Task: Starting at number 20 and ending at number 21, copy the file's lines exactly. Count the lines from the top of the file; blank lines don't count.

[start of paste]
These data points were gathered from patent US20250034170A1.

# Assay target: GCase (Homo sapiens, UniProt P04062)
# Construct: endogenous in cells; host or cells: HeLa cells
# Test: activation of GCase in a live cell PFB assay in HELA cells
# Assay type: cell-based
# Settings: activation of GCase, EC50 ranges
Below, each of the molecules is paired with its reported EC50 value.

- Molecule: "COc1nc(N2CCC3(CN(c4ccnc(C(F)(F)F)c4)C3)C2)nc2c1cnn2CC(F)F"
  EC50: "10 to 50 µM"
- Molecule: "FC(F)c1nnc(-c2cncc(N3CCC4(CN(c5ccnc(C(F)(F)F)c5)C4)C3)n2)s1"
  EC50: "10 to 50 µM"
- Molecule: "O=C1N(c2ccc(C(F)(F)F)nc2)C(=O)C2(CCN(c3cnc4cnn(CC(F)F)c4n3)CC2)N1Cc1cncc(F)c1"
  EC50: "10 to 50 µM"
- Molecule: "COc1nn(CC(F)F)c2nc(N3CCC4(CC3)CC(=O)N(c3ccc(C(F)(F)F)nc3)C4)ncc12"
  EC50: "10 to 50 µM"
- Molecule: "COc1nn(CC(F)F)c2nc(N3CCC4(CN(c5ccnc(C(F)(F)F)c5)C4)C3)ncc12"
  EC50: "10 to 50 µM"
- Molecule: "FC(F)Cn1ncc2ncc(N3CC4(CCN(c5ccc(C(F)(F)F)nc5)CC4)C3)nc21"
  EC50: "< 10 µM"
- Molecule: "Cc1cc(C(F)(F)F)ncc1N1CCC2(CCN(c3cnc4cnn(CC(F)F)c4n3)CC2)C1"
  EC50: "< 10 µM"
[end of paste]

- Molecule: "Cc1cc(C(F)(F)F)ncc1N1CCC2(CCN(c3cnc4cnn(CC(F)F)c4n3)CC2)C1"
  EC50: "< 10 µM"